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Legal Issues probable cause in Whenuapai delay

WAAG Press Release - 26 October 2004

Legal Issues regarding Whenuapai probable cause in delay in announcement

A statement by Jim Anderton on 19 October 2004, said that there would be a delay until late November 2004 in announcing the Government's decision regarding the future use of Whenuapai airbase. This delay was to allow Infrastructure Ministers to obtain answers to a number of issues and confirms information WAAG already has on file.

In January 2004 the then Waitakere City Deputy Mayor Carolynne Stone stated in a letter to a WAAG Committee Member: "It is our (Waitakere City) analysis that, unless the Government chooses to enact special legislation, or has another public work, then there will continue to be an operational airport at Whenuapai."

It is apparent that even though there is no evidence of the Auckland Region actually needing a second commercial airport, Waitakere City could exploit a section of the Public Works and compulsorily acquire the Whenuapai Airbase land based on the precedent that was set with its claim against the Government in respect of the Hobsonville Airbase.

The Government has already sent a clear message that it does not favour a second commercial airport at Whenuapai. On 18 February 2003 Hansard records that in reply to a question from Dail Jones, Dr Michael Cullen stated: "I think that the member can rest assured that the Prime Minister will not be following Mayor Bob Harvey's suggestion about Whenuapai Airport".

It is for these reasons that WAAG believes that the delay in the Government's announcement of a decision is related to issues concerning a possible legal challenge from Waitakere City rather than further analysis as to whether or not the Auckland Region actually needs a second commercial airport. It should be remembered that the second Auckland airport question was the primary matter for MED research as set out in the statement made by Jim Anderton on 7th July 2004. To date there has not been a shred of evidence produced by anyone to support the need for a second airport for the Auckland Region. When meeting with WAAG Committee members in September 2004 MED staff appeared satisfied with the Auckland International Airport (AIA) plans and projections to handle the estimated growth in air travel over the next 50 years.

Waitakere City however, seems determined to exploit a commercial opportunity to develop a commercial airport at Whenuapai mainly based on travel delays to Auckland International Airport from Waitakere and North Shore City at peak traffic hours.

The $2.8 billion currently being spent on new Auckland Motorways by Transit NZ will provide a Western Ring Route from Albany to Manukau via AIA. This will be largely completed before the Airbase becomes available in about 6 years time. The Western Ring Route will mean significantly improved vehicle access to Mangere and the elimination of any justification for a second commercial airport on the grounds of current difficulties with traffic problems at certain times of the day.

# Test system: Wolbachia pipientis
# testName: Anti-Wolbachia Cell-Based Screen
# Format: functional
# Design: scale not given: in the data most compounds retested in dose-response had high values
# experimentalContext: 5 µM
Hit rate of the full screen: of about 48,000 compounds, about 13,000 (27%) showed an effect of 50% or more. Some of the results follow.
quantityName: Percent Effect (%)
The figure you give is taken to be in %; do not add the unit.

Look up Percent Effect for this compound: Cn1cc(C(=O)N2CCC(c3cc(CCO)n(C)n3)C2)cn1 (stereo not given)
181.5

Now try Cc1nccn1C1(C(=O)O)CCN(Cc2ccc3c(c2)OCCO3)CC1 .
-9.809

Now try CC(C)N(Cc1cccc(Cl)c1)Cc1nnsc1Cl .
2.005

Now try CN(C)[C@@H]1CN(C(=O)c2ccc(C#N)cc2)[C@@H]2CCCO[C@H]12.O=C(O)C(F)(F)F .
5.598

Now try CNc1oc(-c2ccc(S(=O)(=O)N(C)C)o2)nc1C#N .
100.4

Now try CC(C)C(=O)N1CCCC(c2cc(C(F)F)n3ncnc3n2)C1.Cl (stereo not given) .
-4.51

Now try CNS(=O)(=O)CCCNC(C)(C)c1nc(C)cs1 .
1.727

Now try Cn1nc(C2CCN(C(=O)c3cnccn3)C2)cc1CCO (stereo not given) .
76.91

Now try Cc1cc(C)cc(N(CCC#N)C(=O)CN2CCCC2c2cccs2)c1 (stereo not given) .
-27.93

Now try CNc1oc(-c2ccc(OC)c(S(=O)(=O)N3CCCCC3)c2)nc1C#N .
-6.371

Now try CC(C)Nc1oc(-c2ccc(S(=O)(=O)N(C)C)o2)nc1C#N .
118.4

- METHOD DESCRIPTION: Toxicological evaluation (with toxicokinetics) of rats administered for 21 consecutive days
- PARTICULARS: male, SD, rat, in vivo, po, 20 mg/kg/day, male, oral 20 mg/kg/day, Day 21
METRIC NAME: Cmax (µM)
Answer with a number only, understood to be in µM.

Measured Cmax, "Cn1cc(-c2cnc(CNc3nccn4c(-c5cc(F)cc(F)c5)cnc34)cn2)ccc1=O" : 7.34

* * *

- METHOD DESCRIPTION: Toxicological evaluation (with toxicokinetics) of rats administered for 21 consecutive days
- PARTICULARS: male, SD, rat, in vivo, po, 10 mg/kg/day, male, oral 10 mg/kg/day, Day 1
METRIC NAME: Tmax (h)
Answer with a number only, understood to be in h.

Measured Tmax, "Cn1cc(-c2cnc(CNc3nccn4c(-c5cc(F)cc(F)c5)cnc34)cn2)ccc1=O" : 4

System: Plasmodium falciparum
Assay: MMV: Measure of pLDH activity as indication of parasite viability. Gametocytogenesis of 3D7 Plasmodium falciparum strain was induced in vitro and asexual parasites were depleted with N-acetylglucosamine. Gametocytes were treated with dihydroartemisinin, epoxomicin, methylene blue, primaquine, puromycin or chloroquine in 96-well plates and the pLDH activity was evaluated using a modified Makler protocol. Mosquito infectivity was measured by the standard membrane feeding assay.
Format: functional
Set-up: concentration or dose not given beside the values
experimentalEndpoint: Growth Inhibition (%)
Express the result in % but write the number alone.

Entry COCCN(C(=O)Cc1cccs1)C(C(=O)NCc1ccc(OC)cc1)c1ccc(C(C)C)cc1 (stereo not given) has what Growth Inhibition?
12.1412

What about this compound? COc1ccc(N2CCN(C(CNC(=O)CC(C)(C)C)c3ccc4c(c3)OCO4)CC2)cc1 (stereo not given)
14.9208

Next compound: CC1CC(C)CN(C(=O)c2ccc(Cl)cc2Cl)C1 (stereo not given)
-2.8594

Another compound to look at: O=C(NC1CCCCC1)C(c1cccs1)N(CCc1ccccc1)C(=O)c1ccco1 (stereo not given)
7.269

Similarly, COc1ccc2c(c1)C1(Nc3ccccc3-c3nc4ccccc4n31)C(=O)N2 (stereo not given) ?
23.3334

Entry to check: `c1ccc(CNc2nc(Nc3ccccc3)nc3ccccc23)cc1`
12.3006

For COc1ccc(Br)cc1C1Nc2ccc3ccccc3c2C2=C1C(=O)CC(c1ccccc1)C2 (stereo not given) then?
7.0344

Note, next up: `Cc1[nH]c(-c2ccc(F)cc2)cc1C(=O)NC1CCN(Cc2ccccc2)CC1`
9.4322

The introduction of a second airport would cause additional burden on the regions grid locked motorway system by passengers criss-crossing Auckland to connect with other flights.

Air New Zealand has recently made it very clear that they will not operate from Whenuapai as a second airport. Virgin Airlines has expressed interest in Whenuapai probably only as a commercial ploy to leverage a cheaper deal during their negotiations with AIA for facilities at Mangere.

Recent press statements by local Labour MPs David Cunliffe and John Tamihere that were published in the Sunday Star Times on Sunday 17 October 2004, stated that a commercial airport would not be viable without a substantial commercial development to go along with it.

A commercial development without a commercial airport at Whenuapai makes even better sense because the airbase land is about the same size as Albany basin and could sustain as many as 12,000 jobs. Waitakere City needs local jobs for its citizens to move from being a dormitory suburb to a self-sufficient city. A commercial airport at Whenuapai that is the size of Hamilton Airport would only create approximately 120 jobs.

It is clear that the Infratil \ Waitakere City Consortium needs the airbase at a peppercorn rental or a knockdown fire sale price to have any chance a viability which in effect is a NZ Taxpayer subsidised operation. The NZ Taxpayers will also be required to fund the Airport Bio and Terrorist Security costs and Immigration and Customs plus improvements to road access.

There are a number of other alternative uses for the airbase land and these should be more fully explored once the "no airport" decision is announced.

We suggest that Waitakere forget the `lame duck' commercial airport proposal and that they get on with researching the utilisation of the airbase land for a commercial development along with public parks and recreational areas in a manner, which is both economically viable and environmentally friendly.

Note for Editors:

The Whenuapai Airport Action Group (WAAG) represents Residents & Ratepayers from Whenuapai, Herald Island, Greenhithe, Paremoremo and Albany as well as concerned residents across the North Shore.

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